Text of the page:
Plowing (Van Gogh Bedroom) Project


Summary
Ilan Strauss, Sylvia Niemira and David Colburn made a three-dimensional version of Van Gogh's bedroom as a reference to the room created in Richard Powers' Plowing the Dark. To do this, Ilana created the walls and furniture, modified from the original painting. She gave these to Sylvia, who turned them into vector-based images through Adobe inDesign. And David put them into the Skybox. Finally, Ilana typed some passages out of Plowing the Dark, to be read by computer voice software as visitors enter the scene and made the website.


Step 1: Drawing , Image Editing, and Audio Process (Ilana Strauss)
I tried my best to make the four walls, ceiling, floor, and side of furniture look like Van Gogh could have painted them. To do this, I found a high resolution photo of the Van Gogh bedroom painting on Google images. I brought it into Adobe Photoshop. There, I used a combination of photo editing techniques and drawing to create bits of the room not shown in the painting.


Walls
I modified the walls by removing the images of the furniture with Adobe Photoshop and use the same program to draw and fill in the gaps. I also imagined what might exist in the space Van Gogh doesn't show space behind the furniture, parts of the walls that aren't shown, etc.

For each image to send to Sylvia, I started by cropping a section that I meant to cover. For example, when I wanted to create the back wall, I cropped out the back wall portion of the painting. Much of the back wall is shown in the painting, but a large amount of it is covered by the bed.

Also, the top few inches of the wall isn't shown. I needed these to be able to build the wall up to the point where it can attach to the ceiling. So, I increased the canvas size and both copy chunks of the wall and used the stamp tool to get a realistic looking top few inches. Additionally, I extended the window using the paintbrush.

The back wall is completely unseen in the painting. So I could be as creative as I wanted with it. I toyed with various ideas -- adding a scene from another Van Gogh painting, putting in a completely random image (say, the DeLorean from Back to the Future), etc -- but I ended up settling on making it look like another wall of the room.

I added a door, which was really a modified piece of the closet from the Van Gogh painting. Then, for fun, I added various paintings. I added a piece I had painted, a Don McLean album cover, since he wrote a song about Van Gogh, some of Sylvia's artwork, and other things of the sort. On a similar note, I found a photo of Powers to put on the ceiling.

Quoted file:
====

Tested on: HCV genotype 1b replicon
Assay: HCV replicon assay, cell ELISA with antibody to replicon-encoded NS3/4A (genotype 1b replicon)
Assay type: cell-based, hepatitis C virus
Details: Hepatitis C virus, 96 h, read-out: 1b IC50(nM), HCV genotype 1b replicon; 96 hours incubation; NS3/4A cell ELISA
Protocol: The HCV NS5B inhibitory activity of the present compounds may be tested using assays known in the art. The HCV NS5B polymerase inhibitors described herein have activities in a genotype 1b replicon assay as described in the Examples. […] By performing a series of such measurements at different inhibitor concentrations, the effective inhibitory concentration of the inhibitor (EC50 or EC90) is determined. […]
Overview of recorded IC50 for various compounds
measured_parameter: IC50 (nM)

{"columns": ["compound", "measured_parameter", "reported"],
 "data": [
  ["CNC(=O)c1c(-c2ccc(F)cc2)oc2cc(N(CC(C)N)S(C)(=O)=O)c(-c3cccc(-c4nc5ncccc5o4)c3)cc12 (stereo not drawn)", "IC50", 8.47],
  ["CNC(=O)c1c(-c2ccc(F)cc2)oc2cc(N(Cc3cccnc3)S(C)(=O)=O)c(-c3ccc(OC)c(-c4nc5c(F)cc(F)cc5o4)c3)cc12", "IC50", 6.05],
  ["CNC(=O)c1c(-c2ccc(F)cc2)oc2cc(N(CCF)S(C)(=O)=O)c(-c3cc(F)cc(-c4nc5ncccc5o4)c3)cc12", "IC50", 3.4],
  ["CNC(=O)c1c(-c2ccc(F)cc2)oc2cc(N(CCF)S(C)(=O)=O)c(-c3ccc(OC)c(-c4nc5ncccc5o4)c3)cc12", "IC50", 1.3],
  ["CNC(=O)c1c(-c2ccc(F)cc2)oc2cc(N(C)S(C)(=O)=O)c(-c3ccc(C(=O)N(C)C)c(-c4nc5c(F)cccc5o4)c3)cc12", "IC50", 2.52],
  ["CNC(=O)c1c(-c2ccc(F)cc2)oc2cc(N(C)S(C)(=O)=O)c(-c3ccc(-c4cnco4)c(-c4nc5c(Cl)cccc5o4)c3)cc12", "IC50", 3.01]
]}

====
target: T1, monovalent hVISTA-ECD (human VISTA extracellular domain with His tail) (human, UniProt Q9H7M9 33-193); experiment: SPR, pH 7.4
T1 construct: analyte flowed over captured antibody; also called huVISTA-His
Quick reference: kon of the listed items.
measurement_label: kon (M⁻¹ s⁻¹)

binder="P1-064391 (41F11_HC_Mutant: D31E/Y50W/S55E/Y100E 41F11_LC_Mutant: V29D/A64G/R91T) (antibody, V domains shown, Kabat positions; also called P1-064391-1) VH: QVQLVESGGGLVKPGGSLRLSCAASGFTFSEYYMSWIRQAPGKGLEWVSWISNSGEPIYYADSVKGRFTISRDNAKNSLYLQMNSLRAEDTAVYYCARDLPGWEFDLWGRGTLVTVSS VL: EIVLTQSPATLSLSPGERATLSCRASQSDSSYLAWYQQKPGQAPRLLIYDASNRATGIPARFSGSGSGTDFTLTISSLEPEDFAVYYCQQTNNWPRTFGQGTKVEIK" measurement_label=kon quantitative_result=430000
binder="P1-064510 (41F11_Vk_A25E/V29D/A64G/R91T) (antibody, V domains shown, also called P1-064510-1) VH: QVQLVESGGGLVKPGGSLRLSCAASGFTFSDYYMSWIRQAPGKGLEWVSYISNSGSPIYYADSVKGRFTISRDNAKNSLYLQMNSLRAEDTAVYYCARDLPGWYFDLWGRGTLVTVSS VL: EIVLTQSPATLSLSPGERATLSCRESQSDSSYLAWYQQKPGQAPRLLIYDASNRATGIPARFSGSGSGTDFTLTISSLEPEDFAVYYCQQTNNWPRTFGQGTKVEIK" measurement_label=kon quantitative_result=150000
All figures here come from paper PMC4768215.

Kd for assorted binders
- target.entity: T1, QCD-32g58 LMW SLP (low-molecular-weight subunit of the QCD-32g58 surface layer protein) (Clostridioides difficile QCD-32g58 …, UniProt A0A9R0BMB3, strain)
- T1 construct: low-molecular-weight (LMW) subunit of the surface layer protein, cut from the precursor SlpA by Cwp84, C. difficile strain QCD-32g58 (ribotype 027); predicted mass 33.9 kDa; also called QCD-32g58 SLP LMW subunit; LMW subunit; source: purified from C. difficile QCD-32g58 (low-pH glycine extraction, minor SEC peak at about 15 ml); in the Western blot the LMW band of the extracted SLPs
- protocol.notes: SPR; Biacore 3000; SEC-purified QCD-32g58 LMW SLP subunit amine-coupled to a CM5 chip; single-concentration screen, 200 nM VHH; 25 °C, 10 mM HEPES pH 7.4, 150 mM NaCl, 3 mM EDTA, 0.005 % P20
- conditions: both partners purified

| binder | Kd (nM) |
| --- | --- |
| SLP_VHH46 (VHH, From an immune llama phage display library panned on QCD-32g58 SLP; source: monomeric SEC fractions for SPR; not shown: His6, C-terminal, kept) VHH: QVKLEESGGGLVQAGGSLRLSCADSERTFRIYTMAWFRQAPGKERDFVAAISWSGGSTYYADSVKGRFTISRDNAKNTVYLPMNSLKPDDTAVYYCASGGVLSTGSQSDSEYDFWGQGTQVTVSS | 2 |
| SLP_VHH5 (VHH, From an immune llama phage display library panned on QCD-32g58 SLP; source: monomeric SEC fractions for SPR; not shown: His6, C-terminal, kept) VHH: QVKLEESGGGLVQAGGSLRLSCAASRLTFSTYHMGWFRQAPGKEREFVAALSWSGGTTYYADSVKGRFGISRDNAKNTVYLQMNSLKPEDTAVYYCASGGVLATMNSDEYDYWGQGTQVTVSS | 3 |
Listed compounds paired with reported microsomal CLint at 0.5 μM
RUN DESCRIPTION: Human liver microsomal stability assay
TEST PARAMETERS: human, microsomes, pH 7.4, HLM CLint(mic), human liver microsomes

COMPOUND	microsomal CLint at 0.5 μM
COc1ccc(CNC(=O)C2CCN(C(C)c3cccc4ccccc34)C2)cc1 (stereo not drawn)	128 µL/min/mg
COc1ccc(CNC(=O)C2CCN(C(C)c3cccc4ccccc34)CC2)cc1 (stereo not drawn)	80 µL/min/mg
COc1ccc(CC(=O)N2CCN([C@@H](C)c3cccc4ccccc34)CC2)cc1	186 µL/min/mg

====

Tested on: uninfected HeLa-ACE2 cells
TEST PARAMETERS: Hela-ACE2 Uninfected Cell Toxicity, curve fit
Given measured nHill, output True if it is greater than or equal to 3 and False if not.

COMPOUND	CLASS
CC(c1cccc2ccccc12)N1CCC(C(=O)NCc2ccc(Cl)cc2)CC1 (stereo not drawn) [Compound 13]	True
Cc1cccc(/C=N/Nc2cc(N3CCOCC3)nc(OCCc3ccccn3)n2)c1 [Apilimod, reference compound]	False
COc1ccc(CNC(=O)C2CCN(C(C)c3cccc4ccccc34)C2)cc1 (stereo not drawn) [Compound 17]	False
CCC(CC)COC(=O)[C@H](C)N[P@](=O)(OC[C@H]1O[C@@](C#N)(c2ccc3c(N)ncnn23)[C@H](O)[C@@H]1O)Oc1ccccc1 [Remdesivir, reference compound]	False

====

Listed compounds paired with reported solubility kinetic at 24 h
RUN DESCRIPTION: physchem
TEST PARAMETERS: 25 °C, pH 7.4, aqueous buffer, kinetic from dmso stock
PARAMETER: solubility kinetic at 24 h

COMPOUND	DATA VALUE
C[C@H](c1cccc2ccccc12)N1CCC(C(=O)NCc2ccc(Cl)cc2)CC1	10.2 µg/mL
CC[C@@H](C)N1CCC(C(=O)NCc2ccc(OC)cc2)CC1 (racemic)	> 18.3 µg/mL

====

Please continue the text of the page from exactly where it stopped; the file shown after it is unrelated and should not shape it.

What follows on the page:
Audio
For the audio, I typed up three passages from Richard Powers'Plowing the Dark. I then put them into a voice to audio program online at http://www2.research.att.com/~ttsweb/tts/demo.php.
Furniture
For the furniture, I used parts of the images in the painting, as well as outside material, and imagined what the object would look like in the 3rd dimension. I created the various sides of the furniture to be put onto a transparent cube in the room.

Complete accuracy (making the exact fuzzy mix of colors rather than one, solid color for example) wasn't necessary, since I knew most of the colors will be simplified and made into shapes anyway when Sylvia put them in Illustrator.

The large area behind the bed was pretty much up to me to decide what to do with. Since clothes were hanging off the rack near the bed, I drew some more clothes.

I used other Photoshop effects for other parts of the room. Sometimes, it was necessary to use the liquify function, to stretch certain shapes (such as the chair) that had been painted on a tilt. The sort of diagonal lines Van Gogh used to create perspective in the painting were unnecessary in this new, three-dimensional creating.

Detail had to be added to some objects. Van Gogh's bed, in particular, was lacking in detail in the painting. So I looked at various photos of beds and created additional folds in the covers and shadows in the pillows.

Website
I made a website for the project using HTML and some CSS. I wanted to keep it to one page for simplicity. Since just throwing all the information one one page would make it a ridiculously long page, I used scrollboxes.



Step 2: Making Vector Images (Sylvia Niemira)
Images need to have bold colors that are not too complex (not too many different colors) and have crisp lines of all objects in the picture. The best way to achieve these results is to make a vector-based image in Adobe Illustrator, using an original image with more detail.


Create an Adobe Illustrator file that is 1024x1024 pixels.



Copy and paste the original image into Illustrator. Press down the shift key and drag the corner of the image while it is selected to resize it to as large as possible without it becoming distorted. Lock the layer that the image is on my clicking the small box next to the name of the layer on the layer palate. A lock should appear.